You cannot appear for other wrestling companies without permission even if you’re not needed by WWE on that day. You cannot have personal sponsors or endorsements. Most importantly, WWE can end your employment at any time and enforce a 90-day no-compete clause effectively limiting your working opportunities to prosper once you leave. It’s archaic, but WWE is finding out from the likes of Cody Rhodes that the grass is getting greener and it might soon be wise to adjust with the times.

16. Umaga Can’t Use Triple H’s Green

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This example is one that would seem so petty you can’t believe it’s true, yet it’s also so precise that it has to be.

For a long time Triple H would come out to the ring and a kaleidoscope of colors would flash all around him, and it turns out that if you wanted to use one of those colors for your own ring gear you were going to get an earful. Such was the case with The Samoan Bulldozer Umaga, who was blasted over the infraction for daring to come within a color pallette of The King Of Kings. Why Triple H was so protective of a color of all things is crazy but nevertheless, word got out and it’s one of those little examples people point to among the many justifying the opinion that life in WWE is nutty enough that Kane wants to attach jumper cables to it.

15. Don’t Look Into The Camera, Ever

via wwe.com

This is primarily a backstage interview issue that makes every time someone is on camera an unnatural, vague experience that once upon a time was the delicious entree before the main course.

In the past, your Hulk Hogans, Ultimate Warriors, and Randy Savages would glare down the barrel of the lens and communicate directly to the audience and at their opponents to great effect. Now if you so much as glance at the camera you’ll likely find yourself losing to Curt Hawkins for breaking one of WWE’s insane guidelines requiring the wrestlers never to utilize this engaging tactic no matter how dumb that is. Word is that WWE TV Producer Kevin Dunn is the stickler for this rule but for whoever is responsible they’ve crippled one of WWE’s formerly great methods for storytelling.

14. Championships Aren’t Belts

via WWE.com

If you so much as call one of WWE’s golden prizes that you clip around your waist a belt than god help you for the wrath of Vince shall descend with misplaced vengeance and pointless anger.

One of WWE’s doctrines that cannot be more silly is their strict policy that all of these shall only be referred to as ‘Championship Titles’ or either of those names alone, and it’s to the point that it comes off as incredibly insecure. Sure, when you want to maintain the dignity and prestige of the things it makes sense but in the heat of the moment, say if someone stole one of the items in question, you’re not going to take the time to say “give me my  WWE United States Heavyweight Championship Title back!”. It’s too much and unnatural. “Give me back my belt!” is something a human might actually say in that instance, so WWE needs to loosen its stance and let the freaking belts be belts again.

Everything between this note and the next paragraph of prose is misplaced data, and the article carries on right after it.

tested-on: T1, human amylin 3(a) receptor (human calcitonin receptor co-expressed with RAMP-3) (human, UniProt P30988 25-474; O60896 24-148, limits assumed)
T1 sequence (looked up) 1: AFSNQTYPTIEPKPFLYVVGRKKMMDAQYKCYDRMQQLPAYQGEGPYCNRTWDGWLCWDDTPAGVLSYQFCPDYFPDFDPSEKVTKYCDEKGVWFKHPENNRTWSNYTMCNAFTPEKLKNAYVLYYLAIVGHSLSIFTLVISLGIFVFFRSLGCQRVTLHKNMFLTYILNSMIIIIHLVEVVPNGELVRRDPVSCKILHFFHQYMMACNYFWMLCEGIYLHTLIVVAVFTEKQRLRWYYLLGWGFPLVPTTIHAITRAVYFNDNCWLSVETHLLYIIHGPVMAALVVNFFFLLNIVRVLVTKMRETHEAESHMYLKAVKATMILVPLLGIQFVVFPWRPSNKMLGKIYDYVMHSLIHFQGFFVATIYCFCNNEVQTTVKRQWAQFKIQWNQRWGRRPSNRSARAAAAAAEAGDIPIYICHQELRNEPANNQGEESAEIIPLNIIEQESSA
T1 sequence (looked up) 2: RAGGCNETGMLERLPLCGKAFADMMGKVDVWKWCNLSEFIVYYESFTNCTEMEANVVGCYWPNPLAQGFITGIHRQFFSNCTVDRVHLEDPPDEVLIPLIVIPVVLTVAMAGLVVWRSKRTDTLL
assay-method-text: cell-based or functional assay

13. Title Matches, Not Title Shots

via forbes.com

Similar to the ‘Championship Titles aren’t belts’ scenario is the peculiar decision handed down from on high that championship opportunities cannot, under any circumstances, be called Title Shots. It doesn’t matter that that phrasing is perfectly fine and the reasons for the rule are even flimsier than the ‘belt’ example, and yet Vince himself once again shall not be convinced otherwise.

This reared its head recently when Braun Strowman referred to wanting a ‘Title Shot’ and according to Mick Foley and Braun himself, Vince became furious. The second Braun returned backstage Vince bellowed the house down at the big man, insisting that they are ‘Title Matches’, not ‘Shots’. Foley himself agrees with the rest of us regular Joes and Jills in thinking that the verbiage is perfectly fine either way, but once again something got stuck in Vince’s head and it shall not be budged, not even by a Monster Among Men.

12. Only WWE History Matters

via wwe.com

One of the methods WWE uses to continually portray themselves as the be-all-end-all of professional wrestling is to largely insist that all happenings that go on outside of WWE might as well be ghost stories or non-existent completely. It has shifted a tiny bit in recent years with the influx of indie and international talent practically forcing them to admit a few things, but by and large, the company line remains ‘if it didn’t happen in WWE it doesn’t matter’.

This was hilariously skewered on a recent SmackDown by none other than SmackDown GM Daniel Bryan when he got into a verbal contest with WWE shill Byron Saxton. Bryan tore into the philosophy and its insular insanity while Byron stammered and stuttered whatever responses he or Vince put in his head. Ultimately, it would only help WWE to point out that some of their wrestlers have major accomplishments on the books outside WWE since getting over within WWE is hard enough without wasting previous accolades.

11. Daniel Bryan’s Anarchy Jacket

via network.wwe.com